Yeti Park Siberia

yetiDestinations always need a hook, or theme, with which to promote themselves. The aim of the hook is to show off their point of difference with other similar places.

New Zealand uses the fact that they make films about Hobbits to promote themselves as `Middle Earth’.

Finding a hook can be difficult for places which seemingly don’t have a lot to offer. Take Siberia, for instance. It has a reputation for being bone chillingly cold and bleak; for being a place of punishment. The one thing that Siberia is famous for is its gulags, those miserable prisons where dissidents were sent during the Soviet era.

Now, one town in Siberia has finally hit upon its hook, and it’s not dissimilar to the New Zealand Hobbit experience. The small town of Sheregesh has hit upon the idea of attracting visitors who wish to go and search for yetis.

Sheregesh already has a good reputation as a wonderful place for snowboarders and skiers to indulge in their favourite pastimes. Due to a quirk in its climate, Sheregesh is said to have the best snow in Russia. It is powdery rather than icy and the slopes in the nearby mountains are ideal for both snowboarding and skiing, plus it gets the earliest decent snow in all of Russia. Plus, its dry climate also gives participants more time for their sport.

Being a great ski destination is not enough as now they wish to build a Yeti Park in order to draw non-skiers to the region.

Igor Idimeshev deputy head of Sheregesh’s local council in Siberia, and the man behind the new park said: ‘We are building the Yeti Park now, and of course there will be a chance for people who come here to see creature. I’ve seen this creature several times. And when I saw the yeti’s eyes my only thought was that they are not from Earth – they are clearly of an extraterrestrial nature.”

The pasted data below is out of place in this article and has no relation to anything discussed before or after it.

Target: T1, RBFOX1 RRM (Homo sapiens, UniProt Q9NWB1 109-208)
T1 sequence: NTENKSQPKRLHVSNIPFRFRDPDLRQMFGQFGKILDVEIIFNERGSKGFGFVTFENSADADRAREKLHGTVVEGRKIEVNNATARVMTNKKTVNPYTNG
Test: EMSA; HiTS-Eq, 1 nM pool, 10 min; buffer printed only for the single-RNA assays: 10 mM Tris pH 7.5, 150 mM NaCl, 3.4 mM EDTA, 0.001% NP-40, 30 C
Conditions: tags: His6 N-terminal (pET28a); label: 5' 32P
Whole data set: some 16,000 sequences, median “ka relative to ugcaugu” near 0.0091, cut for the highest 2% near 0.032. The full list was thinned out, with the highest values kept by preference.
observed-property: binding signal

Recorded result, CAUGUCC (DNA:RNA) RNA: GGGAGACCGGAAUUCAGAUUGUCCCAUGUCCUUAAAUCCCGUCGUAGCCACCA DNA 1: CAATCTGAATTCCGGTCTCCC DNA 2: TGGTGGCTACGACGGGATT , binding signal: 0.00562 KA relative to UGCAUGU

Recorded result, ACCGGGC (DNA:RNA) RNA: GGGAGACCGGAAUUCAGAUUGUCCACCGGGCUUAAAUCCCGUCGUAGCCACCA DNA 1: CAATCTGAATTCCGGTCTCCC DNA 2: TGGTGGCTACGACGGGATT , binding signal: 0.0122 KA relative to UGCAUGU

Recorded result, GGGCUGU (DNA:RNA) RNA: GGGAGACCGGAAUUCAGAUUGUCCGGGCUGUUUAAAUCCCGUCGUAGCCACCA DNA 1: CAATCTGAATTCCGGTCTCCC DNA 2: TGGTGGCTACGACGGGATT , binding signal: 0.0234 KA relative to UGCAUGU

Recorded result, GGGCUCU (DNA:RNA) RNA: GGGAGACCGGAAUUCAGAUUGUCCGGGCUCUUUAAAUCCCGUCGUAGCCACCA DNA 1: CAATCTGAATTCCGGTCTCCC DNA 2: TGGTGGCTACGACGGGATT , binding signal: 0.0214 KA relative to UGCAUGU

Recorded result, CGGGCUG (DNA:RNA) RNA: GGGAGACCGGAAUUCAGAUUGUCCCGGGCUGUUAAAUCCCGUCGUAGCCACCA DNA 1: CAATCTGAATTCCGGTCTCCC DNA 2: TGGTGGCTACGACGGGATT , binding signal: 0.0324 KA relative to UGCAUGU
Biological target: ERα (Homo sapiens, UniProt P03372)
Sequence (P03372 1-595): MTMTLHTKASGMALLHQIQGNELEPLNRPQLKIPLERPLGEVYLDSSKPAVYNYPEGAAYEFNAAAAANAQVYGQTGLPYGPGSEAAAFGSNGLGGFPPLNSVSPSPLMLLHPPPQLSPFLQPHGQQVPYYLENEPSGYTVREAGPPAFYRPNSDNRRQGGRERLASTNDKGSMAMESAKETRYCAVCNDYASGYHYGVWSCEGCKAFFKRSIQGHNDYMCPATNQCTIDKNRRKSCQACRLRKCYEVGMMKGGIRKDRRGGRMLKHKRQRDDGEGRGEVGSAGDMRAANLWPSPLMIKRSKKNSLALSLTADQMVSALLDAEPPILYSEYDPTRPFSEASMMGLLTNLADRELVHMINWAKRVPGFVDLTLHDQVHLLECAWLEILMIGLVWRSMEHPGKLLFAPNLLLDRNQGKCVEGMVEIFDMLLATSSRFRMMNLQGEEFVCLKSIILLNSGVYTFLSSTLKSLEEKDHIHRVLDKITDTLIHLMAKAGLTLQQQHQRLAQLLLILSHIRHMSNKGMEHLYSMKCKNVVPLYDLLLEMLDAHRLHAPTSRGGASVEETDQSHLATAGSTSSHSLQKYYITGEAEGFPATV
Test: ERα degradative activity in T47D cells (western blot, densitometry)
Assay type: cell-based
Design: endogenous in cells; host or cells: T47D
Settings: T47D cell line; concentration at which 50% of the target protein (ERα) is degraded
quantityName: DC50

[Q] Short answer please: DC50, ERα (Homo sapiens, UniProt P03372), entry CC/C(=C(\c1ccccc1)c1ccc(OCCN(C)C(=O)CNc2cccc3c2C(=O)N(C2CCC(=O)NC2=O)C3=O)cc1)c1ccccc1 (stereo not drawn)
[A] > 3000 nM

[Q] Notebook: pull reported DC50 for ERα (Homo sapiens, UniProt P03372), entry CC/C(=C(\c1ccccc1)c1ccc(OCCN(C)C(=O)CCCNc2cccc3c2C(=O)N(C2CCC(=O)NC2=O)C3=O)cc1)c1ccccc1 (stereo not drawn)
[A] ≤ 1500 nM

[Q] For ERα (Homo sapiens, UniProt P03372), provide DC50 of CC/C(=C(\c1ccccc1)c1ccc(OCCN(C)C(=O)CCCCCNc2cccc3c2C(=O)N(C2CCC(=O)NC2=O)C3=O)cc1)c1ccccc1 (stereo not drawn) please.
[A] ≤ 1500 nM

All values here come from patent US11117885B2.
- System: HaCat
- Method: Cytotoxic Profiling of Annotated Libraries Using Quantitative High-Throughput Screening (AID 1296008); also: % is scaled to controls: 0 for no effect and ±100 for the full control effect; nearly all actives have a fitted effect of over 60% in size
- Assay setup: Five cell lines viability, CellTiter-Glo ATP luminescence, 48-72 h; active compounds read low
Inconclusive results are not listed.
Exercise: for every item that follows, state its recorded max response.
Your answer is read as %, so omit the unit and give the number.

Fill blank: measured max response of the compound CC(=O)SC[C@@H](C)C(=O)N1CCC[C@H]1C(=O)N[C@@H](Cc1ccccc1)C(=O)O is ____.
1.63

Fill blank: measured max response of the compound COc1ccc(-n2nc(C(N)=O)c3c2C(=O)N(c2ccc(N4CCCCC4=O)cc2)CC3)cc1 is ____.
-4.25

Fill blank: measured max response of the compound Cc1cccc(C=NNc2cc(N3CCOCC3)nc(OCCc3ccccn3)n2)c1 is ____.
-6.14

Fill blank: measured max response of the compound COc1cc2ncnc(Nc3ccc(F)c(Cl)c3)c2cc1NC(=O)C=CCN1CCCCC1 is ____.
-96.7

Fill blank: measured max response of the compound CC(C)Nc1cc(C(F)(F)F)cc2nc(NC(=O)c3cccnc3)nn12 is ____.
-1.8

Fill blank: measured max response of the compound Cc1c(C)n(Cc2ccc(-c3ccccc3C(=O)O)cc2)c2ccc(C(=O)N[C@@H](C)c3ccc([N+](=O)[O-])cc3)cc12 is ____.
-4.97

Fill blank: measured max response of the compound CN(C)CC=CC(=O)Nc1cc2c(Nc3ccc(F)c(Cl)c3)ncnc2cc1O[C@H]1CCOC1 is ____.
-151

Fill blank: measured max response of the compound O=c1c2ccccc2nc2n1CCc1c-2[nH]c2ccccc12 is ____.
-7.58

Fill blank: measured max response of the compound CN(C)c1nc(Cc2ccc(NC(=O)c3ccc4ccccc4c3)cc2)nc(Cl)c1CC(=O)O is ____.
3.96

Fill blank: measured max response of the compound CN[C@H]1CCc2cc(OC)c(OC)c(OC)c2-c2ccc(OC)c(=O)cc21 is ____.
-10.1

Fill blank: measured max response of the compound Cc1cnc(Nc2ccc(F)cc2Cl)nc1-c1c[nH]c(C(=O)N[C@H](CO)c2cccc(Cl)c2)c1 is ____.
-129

The planned Yeti Park will include a hotel and a museum, and is intended to attract those keen to be the first to prove the existence of the yeti. So confident, or perhaps otherwise, are they that a yeti will be found has prompted the region’s governor Aman Tuleyev to offer one million roubles to anyone who can catch a yeti and prove its existence.

Last year Russian academic Professor Valentin Sapunov claimed a population of 200 yeti exist in the Kemerovo, Khakassia and Altai regions of Siberia.

Sheregesh is a remote miners’ settlement in Siberia near the town of Novokuznetsk in Western Siberia and not all that easy to reach.

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